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Haplogroup N1a (mtDNA)

In human genetics Haplogroup N1a is a mitochondrial DNA (mtDNA) haplogroup.

N1a is a rare haplogroup as it currently appears in only .18%-.2% of regional populations. It is widely distributed throughout Eurasia and Northern Africa and is divided into the European, Central Asian, and African/South Asian branches based on specific genetic markers. Exact origins and migration patterns of this haplogroup are still unknown and a subject of some debate.

Neolithic farmers

N1a became particularly prominent when recent studies on skeletons in Central Europe revealed that 25% of the Neolithic European population might have belonged to this haplogroup. The skeletons were found to be members of the Linear Pottery Culture which is credited with being the first farming culture in Europe. The study was a major development in the debate on the origin of European populations.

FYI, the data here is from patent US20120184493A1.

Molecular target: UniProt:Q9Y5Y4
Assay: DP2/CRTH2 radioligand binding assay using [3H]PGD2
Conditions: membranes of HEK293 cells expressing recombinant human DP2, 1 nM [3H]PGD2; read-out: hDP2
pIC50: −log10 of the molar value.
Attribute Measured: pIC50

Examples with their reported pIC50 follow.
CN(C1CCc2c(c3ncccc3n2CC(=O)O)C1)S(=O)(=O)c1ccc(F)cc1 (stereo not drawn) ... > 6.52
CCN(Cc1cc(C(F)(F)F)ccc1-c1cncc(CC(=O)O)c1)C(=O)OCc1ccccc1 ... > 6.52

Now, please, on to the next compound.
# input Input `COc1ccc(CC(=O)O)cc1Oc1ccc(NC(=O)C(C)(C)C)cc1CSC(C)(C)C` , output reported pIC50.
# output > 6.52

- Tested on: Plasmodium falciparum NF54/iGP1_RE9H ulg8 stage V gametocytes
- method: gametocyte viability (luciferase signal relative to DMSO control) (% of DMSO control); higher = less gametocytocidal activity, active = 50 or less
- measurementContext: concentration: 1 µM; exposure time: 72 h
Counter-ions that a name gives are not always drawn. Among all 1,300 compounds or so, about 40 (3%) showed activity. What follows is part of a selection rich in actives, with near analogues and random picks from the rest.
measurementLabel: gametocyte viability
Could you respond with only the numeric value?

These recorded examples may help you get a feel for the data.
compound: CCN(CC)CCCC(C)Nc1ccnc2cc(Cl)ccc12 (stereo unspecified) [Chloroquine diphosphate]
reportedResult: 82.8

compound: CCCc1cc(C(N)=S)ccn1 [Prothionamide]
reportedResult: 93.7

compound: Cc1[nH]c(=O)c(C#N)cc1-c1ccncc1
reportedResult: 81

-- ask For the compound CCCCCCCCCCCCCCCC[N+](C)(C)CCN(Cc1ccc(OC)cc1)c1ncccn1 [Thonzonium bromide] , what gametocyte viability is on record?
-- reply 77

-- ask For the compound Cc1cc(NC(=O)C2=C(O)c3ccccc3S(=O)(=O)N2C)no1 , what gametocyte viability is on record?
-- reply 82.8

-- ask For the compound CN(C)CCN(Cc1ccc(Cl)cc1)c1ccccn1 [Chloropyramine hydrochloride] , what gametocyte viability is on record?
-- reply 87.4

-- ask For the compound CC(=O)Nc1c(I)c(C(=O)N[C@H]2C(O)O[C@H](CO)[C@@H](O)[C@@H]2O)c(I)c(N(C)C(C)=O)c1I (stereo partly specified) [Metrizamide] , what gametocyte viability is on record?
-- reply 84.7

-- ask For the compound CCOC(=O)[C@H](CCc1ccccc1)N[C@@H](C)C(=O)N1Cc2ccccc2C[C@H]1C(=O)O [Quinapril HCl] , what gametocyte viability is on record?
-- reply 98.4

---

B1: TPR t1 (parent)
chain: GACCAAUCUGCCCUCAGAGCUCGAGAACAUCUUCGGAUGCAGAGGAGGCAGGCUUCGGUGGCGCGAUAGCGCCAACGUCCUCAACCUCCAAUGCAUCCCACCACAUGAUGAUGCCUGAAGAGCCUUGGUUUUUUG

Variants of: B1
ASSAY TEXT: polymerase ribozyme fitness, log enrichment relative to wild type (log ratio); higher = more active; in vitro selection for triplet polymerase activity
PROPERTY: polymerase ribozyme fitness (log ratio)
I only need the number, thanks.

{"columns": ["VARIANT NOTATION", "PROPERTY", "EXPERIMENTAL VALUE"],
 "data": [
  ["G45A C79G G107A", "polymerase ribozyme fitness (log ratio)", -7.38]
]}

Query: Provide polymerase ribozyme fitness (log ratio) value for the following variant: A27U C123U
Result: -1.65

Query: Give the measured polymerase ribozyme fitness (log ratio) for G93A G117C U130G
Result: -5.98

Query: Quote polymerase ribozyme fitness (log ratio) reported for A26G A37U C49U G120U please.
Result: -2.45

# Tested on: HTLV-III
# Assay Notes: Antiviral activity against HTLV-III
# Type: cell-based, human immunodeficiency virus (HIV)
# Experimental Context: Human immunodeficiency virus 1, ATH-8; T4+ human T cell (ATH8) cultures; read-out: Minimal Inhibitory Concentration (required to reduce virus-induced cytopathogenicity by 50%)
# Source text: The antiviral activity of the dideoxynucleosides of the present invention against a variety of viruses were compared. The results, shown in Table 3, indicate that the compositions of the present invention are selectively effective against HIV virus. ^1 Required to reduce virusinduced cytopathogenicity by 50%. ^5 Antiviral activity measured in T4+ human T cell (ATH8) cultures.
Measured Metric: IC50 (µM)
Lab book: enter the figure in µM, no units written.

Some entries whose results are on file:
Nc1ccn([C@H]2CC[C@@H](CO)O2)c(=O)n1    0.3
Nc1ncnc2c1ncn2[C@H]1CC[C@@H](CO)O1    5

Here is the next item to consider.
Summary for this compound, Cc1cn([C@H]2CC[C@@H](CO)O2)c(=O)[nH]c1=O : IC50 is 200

• Haak, Wolfgang, et al. "Ancient DNA from the First European Farmers in 7500-Year-Old Neolithic Sites" Science, vol. 310, pg. 1016 (2005)
  • Balter, Michael "Ancient DNA Yields Clues to the Puzzle of European Origins" Science, vol. 310, pg. 964 (2005)

See also

Human mitochondrial DNA (mtDNA) haplogroups

  most recent common mt-ancestor    
L0   L1  
L2 L3   L4 L5 L6 L7
  M N  
CZ D E G Q   A I O   R   S W X Y
C Z B F pre-HV   pre-JT P  UK
This article is licensed under the GNU Free Documentation License. It uses material from the Wikipedia article "Haplogroup_N1a_(mtDNA)". A list of authors is available in Wikipedia.
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